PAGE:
SCOTUS Rules Florida 'Sentencing Scheme' Unconstitutional

Sep 2012
14,581
18,894
SoCal
#1
Supreme Court overrules Florida death penalty sentencing scheme

In an 8-1 decision, the United States Supreme Court has ruled against Florida’s capital punishment scheme, which says that judges have the power to determine facts in death penalty cases.

Writing for the majority, Associate Justice Sonia Sotomayor said on Tuesday in was Hurst v. Florida that “the Sixth Amendment requires a jury, not a judge, to find each fact necessary to impose a sentence of death. A jury’s mere recommendation is not enough.”

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“The Sixth Amendment protects a defendant’s right to an impartial jury. This right required Florida to base Timothy Hurst’s death sentence on a jury’s verdict, not a judge’s fact finding. Florida’s sentencing scheme, which required the judge alone to find the existence of an aggravating circumstance, is therefore unconstitutional,” she concluded.
 

webrockk

Former Staff
Nov 2009
30,474
11,090
on the river
#2
VI Amendment: In all criminal prosecutions, the accused shall enjoy the right to a speedy and public trial, by an impartial jury of the state and district wherein the crime shall have been committed, which district shall have been previously ascertained by law, and to be informed of the nature and cause of the accusation; to be confronted with the witnesses against him; to have compulsory process for obtaining witnesses in his favor, and to have the assistance of counsel for his defense.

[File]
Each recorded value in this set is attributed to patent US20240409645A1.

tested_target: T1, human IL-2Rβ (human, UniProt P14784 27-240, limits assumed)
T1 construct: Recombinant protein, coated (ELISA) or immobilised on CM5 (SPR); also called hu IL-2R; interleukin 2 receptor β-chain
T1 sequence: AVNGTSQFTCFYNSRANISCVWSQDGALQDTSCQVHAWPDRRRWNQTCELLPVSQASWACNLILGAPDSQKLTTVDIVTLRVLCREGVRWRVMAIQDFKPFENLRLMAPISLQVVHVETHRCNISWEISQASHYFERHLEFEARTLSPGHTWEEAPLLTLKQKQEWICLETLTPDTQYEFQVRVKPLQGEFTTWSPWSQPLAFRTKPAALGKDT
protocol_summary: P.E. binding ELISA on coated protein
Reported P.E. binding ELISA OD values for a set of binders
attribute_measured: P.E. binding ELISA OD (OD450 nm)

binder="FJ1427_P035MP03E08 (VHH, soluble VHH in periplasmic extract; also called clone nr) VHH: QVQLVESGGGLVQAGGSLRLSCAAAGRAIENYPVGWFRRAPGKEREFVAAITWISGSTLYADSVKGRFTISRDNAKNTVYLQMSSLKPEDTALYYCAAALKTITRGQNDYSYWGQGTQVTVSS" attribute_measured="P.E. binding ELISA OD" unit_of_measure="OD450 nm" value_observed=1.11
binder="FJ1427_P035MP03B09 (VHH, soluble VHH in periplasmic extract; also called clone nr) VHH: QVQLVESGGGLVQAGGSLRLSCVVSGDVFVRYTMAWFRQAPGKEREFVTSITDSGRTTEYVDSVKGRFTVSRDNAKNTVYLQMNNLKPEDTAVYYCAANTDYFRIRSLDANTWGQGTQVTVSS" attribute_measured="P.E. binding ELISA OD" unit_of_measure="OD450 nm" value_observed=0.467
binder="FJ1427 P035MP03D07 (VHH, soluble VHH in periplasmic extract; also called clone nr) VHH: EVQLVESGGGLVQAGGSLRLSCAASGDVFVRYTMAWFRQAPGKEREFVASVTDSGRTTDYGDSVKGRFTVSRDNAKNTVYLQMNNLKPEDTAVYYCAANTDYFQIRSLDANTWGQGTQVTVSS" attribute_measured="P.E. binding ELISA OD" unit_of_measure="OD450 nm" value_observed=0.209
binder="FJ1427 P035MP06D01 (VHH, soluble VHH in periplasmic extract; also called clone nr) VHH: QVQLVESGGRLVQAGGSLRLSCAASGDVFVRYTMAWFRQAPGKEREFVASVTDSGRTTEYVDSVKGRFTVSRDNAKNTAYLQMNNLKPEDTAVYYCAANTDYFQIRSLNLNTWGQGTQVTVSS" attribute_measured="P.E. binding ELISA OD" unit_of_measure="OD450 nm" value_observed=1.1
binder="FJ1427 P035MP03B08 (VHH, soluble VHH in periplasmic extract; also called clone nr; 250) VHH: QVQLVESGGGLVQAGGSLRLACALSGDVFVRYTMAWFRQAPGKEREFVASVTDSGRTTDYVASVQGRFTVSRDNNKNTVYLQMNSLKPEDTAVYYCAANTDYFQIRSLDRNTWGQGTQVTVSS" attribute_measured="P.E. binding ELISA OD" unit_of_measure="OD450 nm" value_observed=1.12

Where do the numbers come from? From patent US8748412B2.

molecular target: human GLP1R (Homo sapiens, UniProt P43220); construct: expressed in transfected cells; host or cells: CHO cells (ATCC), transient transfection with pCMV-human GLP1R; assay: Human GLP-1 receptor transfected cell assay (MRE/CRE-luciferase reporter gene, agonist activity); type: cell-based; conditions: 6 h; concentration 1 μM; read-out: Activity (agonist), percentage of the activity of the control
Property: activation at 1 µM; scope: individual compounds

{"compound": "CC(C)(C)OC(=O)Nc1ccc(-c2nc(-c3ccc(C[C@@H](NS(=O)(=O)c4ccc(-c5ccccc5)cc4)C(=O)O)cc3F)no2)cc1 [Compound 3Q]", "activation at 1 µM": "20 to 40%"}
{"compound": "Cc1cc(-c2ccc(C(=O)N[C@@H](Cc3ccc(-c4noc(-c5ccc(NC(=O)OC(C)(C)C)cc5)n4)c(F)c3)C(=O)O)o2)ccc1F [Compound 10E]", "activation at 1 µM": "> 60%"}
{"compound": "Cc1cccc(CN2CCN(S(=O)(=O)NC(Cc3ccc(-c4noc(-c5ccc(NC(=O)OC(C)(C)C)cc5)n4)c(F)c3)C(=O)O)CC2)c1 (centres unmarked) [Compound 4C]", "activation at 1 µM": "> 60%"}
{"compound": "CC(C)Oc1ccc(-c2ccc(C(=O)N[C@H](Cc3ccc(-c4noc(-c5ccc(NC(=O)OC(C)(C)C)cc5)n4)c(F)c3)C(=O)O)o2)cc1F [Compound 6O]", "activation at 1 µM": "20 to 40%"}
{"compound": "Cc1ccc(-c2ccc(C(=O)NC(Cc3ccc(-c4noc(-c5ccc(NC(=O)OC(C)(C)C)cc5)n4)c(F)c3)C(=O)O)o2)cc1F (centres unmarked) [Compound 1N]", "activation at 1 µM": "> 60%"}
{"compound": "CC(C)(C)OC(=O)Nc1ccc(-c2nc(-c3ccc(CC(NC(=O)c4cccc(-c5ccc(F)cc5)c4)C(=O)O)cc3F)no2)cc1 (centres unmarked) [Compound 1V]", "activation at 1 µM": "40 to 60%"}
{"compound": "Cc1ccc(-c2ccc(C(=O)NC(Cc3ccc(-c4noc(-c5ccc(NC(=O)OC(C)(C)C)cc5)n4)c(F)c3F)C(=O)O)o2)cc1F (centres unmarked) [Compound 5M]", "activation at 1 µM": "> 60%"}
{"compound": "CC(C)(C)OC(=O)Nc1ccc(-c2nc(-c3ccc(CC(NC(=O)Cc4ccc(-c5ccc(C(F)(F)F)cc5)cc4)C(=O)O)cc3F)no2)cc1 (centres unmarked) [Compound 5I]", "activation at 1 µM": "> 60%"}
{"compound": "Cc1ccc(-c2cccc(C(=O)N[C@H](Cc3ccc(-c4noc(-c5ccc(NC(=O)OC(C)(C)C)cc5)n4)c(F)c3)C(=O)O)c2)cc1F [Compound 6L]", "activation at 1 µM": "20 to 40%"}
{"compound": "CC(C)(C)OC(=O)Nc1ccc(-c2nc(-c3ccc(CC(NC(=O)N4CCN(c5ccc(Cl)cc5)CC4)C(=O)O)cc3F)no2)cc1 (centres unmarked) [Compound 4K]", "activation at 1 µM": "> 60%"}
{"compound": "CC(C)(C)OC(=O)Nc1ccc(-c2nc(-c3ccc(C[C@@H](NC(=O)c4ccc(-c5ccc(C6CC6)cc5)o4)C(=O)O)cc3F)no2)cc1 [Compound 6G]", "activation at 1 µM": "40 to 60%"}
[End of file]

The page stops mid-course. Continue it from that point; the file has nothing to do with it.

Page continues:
“the Sixth Amendment requires a jury, not a judge, to find each fact necessary to impose a sentence of death. A jury’s mere recommendation is not enough.”


They just make it up as they go along.
 

Amelia

Former Staff
Jun 2014
45,963
27,864
Wisconsin
#4
Did the "by an impartial jury" part trip you up?


Judges determine sentencing all the time, once the jury has finished determining guilt. So I also don't immediately see how a reading of the 6th Amendment requires that the jury be the one to sentence someone to death.



But the overwheming majority of the learned justices disagreed with me and I don't have feelings about this law or decision beyond that.

I look forward to the day when we end the death penalty entirely.
 

webrockk

Former Staff
Nov 2009
30,474
11,090
on the river
#6
Did the "by an impartial jury" part trip you up?
Do we seek out "partial" judges for appointment? I don't see any language that even hints where 6A recognizes a defendant's rights to a jury's sentencing recommendations. It's my understanding sentencing statutes are established by the respective states' lawmakers, and these statutes are executed at the discretion of the judges who reside in those states.
 
Last edited:
Sep 2014
5,058
1,572
South FL
#7
Judges determine sentencing all the time, once the jury has finished determining guilt. So I also don't immediately see how a reading of the 6th Amendment requires that the jury be the one to sentence someone to death.



But the overwheming majority of the learned justices disagreed with me and I don't have feelings about this law or decision beyond that.

I look forward to the day when we end the death penalty entirely.
I'll peruse this case when I get a free moment. A typical balancing test in sentencing is when a judge weighs aggravating and mitigating circumstances for purposes of grading the offense. My feeling is that if the judge is finding the existence of an aggravating factor as a 'fact' where that fact hasn't been determined by the jury, you might have an issue.
 

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